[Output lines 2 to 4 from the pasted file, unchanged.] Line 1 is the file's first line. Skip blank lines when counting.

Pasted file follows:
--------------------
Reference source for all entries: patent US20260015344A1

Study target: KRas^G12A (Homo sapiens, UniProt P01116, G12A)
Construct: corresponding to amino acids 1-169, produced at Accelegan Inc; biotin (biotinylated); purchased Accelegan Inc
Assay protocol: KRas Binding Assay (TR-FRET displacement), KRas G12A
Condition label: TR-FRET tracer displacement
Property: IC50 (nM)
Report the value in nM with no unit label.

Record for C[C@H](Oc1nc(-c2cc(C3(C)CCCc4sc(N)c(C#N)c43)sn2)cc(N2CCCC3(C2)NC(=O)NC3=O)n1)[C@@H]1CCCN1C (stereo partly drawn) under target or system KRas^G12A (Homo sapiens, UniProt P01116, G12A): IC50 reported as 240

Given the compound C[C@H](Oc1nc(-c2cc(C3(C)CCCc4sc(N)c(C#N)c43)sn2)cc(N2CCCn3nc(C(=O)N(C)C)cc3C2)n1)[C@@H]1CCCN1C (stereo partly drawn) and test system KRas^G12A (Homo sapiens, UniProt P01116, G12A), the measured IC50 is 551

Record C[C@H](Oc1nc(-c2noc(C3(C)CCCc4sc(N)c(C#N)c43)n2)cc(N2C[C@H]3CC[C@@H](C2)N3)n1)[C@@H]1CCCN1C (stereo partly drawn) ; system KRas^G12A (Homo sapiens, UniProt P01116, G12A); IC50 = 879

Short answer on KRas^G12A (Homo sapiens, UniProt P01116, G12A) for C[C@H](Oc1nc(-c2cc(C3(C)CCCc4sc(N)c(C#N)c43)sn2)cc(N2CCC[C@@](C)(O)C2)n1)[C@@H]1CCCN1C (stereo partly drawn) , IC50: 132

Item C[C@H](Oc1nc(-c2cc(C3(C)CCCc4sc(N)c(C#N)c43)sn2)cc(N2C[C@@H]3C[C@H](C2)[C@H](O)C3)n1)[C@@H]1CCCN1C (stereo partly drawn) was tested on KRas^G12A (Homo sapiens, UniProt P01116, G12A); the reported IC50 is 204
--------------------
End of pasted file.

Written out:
Study target: KRas^G12A (Homo sapiens, UniProt P01116, G12A)
Construct: corresponding to amino acids 1-169, produced at Accelegan Inc; biotin (biotinylated); purchased Accelegan Inc
Assay protocol: KRas Binding Assay (TR-FRET displacement), KRas G12A